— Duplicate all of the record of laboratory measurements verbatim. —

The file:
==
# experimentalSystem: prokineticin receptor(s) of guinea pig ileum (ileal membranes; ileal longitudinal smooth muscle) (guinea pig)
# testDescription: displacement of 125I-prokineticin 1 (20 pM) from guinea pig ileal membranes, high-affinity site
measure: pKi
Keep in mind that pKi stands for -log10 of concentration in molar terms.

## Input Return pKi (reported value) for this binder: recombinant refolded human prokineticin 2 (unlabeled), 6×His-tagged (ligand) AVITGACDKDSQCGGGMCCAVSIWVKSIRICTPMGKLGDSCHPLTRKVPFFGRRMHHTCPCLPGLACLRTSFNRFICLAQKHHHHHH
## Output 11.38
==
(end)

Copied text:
# experimentalSystem: prokineticin receptor(s) of guinea pig ileum (ileal membranes; ileal longitudinal smooth muscle) (guinea pig)
# testDescription: displacement of 125I-prokineticin 1 (20 pM) from guinea pig ileal membranes, high-affinity site
measure: pKi
Keep in mind that pKi stands for -log10 of concentration in molar terms.

## Input Return pKi (reported value) for this binder: recombinant refolded human prokineticin 2 (unlabeled), 6×His-tagged (ligand) AVITGACDKDSQCGGGMCCAVSIWVKSIRICTPMGKLGDSCHPLTRKVPFFGRRMHHTCPCLPGLACLRTSFNRFICLAQKHHHHHH
## Output 11.38